they just reach for the familiar tools out of habit and you get an
answer in tenths of a thou.
As to Rojeks, then they're great. I've used them in two different
workshops. Nice machines, well thought out design and easy conversion
between tasks. Good build quality and accuracy.
If I had a chunk of money to buy new, and was limited for space to put
it in, I'd be looking very seriously at a Rojek.
Back to the original question
"So, has anyone actually used this machine; or any other Rojek tool?
Are there any other similar machines made? I would rather have a
smaller 10" saw for instance."
Yes. In alphabetical order so as not to bias anything
Hammer - a slightly less expensive Felder line
Felder - have the unit charges and the paddles ready
cause the price tag will stop your heart
Mini-Max - getting into my price range
Robland - what I actually own - and use
Here's mine - in context
there are yahoo groups for most of the combis
and that'd be a good place to get feedback from
Things you might might want to know
Are you pretty methodical when it comes to woodworking?
If not, any combi may be a problem for you.
will it take a dado blade?
if you cut dadoes and rabbets/rebates on your saw
you'll need fine blade height adjustment. Robland's
X31 combi doesn't have that abiltiy - but there's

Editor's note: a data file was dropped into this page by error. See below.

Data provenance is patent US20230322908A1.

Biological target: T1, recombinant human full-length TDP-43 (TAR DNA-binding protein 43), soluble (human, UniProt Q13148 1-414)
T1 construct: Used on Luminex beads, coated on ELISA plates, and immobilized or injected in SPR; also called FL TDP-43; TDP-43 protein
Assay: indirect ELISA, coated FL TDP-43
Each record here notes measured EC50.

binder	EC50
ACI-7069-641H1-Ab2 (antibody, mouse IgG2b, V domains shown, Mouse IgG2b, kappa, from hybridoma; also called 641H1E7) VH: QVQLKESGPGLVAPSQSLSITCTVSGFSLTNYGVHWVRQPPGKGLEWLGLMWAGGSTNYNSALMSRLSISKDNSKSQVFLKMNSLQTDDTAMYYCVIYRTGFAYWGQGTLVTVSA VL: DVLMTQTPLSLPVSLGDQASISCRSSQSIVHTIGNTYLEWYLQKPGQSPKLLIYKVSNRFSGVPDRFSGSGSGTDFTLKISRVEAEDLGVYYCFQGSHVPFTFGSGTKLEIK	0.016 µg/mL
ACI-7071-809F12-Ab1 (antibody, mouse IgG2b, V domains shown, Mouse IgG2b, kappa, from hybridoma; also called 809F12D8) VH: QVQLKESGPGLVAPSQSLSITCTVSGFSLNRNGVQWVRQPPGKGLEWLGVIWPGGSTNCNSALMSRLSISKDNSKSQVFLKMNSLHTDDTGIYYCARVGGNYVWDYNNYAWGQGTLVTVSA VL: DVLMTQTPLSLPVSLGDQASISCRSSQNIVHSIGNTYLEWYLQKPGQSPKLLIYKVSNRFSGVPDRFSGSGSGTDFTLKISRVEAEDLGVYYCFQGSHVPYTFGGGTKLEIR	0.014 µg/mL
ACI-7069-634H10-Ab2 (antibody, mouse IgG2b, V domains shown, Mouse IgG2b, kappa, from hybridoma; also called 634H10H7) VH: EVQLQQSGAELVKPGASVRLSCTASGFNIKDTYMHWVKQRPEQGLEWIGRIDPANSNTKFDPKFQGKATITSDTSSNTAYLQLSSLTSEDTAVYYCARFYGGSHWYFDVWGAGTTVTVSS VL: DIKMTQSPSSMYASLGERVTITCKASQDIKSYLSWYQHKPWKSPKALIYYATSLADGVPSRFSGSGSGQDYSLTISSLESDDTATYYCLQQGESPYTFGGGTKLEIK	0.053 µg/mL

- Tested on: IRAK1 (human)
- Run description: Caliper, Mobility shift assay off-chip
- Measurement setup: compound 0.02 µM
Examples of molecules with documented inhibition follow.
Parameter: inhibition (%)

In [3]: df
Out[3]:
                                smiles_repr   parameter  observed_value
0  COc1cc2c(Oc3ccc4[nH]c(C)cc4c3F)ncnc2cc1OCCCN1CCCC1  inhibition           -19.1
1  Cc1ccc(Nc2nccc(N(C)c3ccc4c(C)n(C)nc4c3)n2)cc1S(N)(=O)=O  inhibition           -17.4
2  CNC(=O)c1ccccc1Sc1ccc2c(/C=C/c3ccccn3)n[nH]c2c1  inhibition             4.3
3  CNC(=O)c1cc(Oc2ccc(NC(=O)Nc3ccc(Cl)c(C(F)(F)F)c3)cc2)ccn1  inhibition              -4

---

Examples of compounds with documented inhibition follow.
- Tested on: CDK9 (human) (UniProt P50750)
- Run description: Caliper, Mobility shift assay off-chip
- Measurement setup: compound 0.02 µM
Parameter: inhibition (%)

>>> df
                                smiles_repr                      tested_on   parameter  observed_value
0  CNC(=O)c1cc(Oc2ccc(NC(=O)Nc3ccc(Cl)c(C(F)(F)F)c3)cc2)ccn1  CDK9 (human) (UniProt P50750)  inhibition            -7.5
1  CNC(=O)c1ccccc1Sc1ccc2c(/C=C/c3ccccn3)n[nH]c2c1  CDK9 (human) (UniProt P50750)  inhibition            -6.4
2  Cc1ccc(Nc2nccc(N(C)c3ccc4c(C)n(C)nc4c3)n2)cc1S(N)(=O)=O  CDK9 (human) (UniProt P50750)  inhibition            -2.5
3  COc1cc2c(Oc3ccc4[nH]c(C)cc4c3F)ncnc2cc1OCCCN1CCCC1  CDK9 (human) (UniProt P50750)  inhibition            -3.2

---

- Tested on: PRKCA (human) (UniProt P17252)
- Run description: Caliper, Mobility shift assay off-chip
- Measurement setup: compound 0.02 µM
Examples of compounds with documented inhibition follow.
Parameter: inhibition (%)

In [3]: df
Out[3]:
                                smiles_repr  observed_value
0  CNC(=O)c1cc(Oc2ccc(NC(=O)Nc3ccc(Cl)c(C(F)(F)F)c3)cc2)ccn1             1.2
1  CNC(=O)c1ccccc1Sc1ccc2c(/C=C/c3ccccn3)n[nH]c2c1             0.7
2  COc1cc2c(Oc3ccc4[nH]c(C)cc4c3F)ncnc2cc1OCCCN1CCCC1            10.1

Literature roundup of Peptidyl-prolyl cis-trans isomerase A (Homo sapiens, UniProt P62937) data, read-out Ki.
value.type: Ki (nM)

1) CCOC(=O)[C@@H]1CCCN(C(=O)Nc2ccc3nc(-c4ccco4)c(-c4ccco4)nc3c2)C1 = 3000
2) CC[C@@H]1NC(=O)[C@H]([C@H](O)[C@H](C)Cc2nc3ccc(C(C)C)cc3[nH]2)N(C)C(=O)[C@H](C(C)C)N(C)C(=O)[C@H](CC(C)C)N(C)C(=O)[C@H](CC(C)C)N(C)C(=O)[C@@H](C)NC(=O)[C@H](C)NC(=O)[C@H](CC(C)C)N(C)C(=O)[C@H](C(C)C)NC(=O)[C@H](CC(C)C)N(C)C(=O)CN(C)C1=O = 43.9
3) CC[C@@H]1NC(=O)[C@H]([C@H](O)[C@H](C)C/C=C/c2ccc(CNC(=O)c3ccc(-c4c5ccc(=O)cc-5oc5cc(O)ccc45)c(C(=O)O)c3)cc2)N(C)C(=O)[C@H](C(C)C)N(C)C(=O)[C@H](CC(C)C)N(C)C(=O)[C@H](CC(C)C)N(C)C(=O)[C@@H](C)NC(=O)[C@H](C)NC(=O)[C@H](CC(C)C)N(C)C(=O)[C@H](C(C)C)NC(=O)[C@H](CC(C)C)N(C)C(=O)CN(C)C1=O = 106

an after market bolt on that'll give it to you.
"drop in and they're set" joiner/planer knives or set yourself
(drop in and they're set don't let you move a knife or two
when you ding 'em. Being able to move one a little left
and another a little right offsets the dings so you get back
to smooth surfacing)
bore on the shaper cutter heads 3/4", 1 1/4" Diam or both?
More shapes available for 1 1/4" bore
shaper head tiltable or not? Robland's doesn't tilt
joiner/planer cutter head reversable? This is important.
iBy being able to reverse the direction you can use standard
right hand twist bits - otherwise you have to go with
left hand twist bits - which are harder to find and often
Important: What's the availability of replacement parts
and what's the time delay if the distributor has to order
them from the manufacturer? You can't just go down
to your local tool store and get parts - even in just a week.
(all of these units are made in Europe. If you have to
wait two or three months for a cargo container'w worth
of parts in order to get YOUR parts it could be a problem)
Just some things to consider.
My shop is L shaped. The main room is 9.5' wide; the side room is 7' wide.
I could stick the combination machine in the main room so I have plenty of
room on either side, but little in front or in back; or in the corner so I
have plenty of room in front and to one side, but little the other two
Am I likely to be able to use one of these? Rojek told me their footprint
is 7'x7', but I don't know how much room is necessary to actually use it.
I found an article in FWW that said that the Robland was lightly made and
had poor tolerances. They thought all the others were better. You
apparently like the Robland; have they gotten over their problems?